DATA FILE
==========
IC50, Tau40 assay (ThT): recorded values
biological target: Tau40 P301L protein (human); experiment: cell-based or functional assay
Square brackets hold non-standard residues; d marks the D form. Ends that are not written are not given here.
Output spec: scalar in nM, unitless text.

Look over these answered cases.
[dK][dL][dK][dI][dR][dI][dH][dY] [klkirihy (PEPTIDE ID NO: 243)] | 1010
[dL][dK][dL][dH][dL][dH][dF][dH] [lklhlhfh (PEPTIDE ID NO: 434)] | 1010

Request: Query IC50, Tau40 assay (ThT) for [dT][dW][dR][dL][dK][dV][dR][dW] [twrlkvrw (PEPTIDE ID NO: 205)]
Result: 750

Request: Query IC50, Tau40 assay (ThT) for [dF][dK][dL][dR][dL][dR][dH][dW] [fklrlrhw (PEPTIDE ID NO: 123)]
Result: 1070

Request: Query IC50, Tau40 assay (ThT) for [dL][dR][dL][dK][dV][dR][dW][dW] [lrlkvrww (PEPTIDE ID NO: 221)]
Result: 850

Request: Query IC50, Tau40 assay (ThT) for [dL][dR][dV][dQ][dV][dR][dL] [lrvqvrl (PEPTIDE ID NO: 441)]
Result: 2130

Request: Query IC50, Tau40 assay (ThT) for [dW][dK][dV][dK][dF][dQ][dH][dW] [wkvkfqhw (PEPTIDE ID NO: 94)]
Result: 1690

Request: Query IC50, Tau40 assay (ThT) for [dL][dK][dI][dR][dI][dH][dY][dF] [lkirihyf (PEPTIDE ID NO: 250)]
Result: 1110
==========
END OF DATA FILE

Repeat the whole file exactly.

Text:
IC50, Tau40 assay (ThT): recorded values
biological target: Tau40 P301L protein (human); experiment: cell-based or functional assay
Square brackets hold non-standard residues; d marks the D form. Ends that are not written are not given here.
Output spec: scalar in nM, unitless text.

Look over these answered cases.
[dK][dL][dK][dI][dR][dI][dH][dY] [klkirihy (PEPTIDE ID NO: 243)] | 1010
[dL][dK][dL][dH][dL][dH][dF][dH] [lklhlhfh (PEPTIDE ID NO: 434)] | 1010

Request: Query IC50, Tau40 assay (ThT) for [dT][dW][dR][dL][dK][dV][dR][dW] [twrlkvrw (PEPTIDE ID NO: 205)]
Result: 750

Request: Query IC50, Tau40 assay (ThT) for [dF][dK][dL][dR][dL][dR][dH][dW] [fklrlrhw (PEPTIDE ID NO: 123)]
Result: 1070

Request: Query IC50, Tau40 assay (ThT) for [dL][dR][dL][dK][dV][dR][dW][dW] [lrlkvrww (PEPTIDE ID NO: 221)]
Result: 850

Request: Query IC50, Tau40 assay (ThT) for [dL][dR][dV][dQ][dV][dR][dL] [lrvqvrl (PEPTIDE ID NO: 441)]
Result: 2130

Request: Query IC50, Tau40 assay (ThT) for [dW][dK][dV][dK][dF][dQ][dH][dW] [wkvkfqhw (PEPTIDE ID NO: 94)]
Result: 1690

Request: Query IC50, Tau40 assay (ThT) for [dL][dK][dI][dR][dI][dH][dY][dF] [lkirihyf (PEPTIDE ID NO: 250)]
Result: 1110